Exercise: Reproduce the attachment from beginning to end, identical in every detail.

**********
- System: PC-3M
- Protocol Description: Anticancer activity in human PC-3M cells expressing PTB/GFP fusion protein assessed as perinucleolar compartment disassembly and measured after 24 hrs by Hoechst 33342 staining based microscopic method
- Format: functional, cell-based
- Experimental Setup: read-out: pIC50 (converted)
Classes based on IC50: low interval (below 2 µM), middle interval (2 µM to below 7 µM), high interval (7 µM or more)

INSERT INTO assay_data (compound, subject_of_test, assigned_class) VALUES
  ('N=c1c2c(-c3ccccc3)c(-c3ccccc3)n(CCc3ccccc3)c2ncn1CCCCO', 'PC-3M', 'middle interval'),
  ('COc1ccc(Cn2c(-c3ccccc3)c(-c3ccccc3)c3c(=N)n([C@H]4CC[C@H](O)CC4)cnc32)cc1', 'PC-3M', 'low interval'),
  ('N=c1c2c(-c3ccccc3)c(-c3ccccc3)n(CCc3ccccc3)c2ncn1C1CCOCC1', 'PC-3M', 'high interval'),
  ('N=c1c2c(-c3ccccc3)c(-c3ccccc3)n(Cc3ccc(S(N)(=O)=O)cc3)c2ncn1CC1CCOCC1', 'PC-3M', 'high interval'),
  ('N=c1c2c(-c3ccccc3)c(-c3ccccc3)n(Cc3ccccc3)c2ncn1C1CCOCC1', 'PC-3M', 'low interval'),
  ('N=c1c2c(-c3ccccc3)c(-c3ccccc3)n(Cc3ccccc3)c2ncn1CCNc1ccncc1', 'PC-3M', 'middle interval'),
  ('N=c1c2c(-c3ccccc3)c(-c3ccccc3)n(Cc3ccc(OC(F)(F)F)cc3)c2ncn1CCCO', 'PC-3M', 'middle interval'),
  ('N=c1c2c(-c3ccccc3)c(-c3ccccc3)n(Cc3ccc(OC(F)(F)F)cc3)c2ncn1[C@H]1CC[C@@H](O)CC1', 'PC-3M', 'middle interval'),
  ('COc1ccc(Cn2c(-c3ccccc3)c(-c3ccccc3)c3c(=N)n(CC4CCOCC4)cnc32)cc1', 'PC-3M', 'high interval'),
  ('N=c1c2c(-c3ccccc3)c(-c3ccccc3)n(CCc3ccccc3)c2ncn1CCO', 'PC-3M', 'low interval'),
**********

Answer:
- System: PC-3M
- Protocol Description: Anticancer activity in human PC-3M cells expressing PTB/GFP fusion protein assessed as perinucleolar compartment disassembly and measured after 24 hrs by Hoechst 33342 staining based microscopic method
- Format: functional, cell-based
- Experimental Setup: read-out: pIC50 (converted)
Classes based on IC50: low interval (below 2 µM), middle interval (2 µM to below 7 µM), high interval (7 µM or more)

INSERT INTO assay_data (compound, subject_of_test, assigned_class) VALUES
  ('N=c1c2c(-c3ccccc3)c(-c3ccccc3)n(CCc3ccccc3)c2ncn1CCCCO', 'PC-3M', 'middle interval'),
  ('COc1ccc(Cn2c(-c3ccccc3)c(-c3ccccc3)c3c(=N)n([C@H]4CC[C@H](O)CC4)cnc32)cc1', 'PC-3M', 'low interval'),
  ('N=c1c2c(-c3ccccc3)c(-c3ccccc3)n(CCc3ccccc3)c2ncn1C1CCOCC1', 'PC-3M', 'high interval'),
  ('N=c1c2c(-c3ccccc3)c(-c3ccccc3)n(Cc3ccc(S(N)(=O)=O)cc3)c2ncn1CC1CCOCC1', 'PC-3M', 'high interval'),
  ('N=c1c2c(-c3ccccc3)c(-c3ccccc3)n(Cc3ccccc3)c2ncn1C1CCOCC1', 'PC-3M', 'low interval'),
  ('N=c1c2c(-c3ccccc3)c(-c3ccccc3)n(Cc3ccccc3)c2ncn1CCNc1ccncc1', 'PC-3M', 'middle interval'),
  ('N=c1c2c(-c3ccccc3)c(-c3ccccc3)n(Cc3ccc(OC(F)(F)F)cc3)c2ncn1CCCO', 'PC-3M', 'middle interval'),
  ('N=c1c2c(-c3ccccc3)c(-c3ccccc3)n(Cc3ccc(OC(F)(F)F)cc3)c2ncn1[C@H]1CC[C@@H](O)CC1', 'PC-3M', 'middle interval'),
  ('COc1ccc(Cn2c(-c3ccccc3)c(-c3ccccc3)c3c(=N)n(CC4CCOCC4)cnc32)cc1', 'PC-3M', 'high interval'),
  ('N=c1c2c(-c3ccccc3)c(-c3ccccc3)n(CCc3ccccc3)c2ncn1CCO', 'PC-3M', 'low interval'),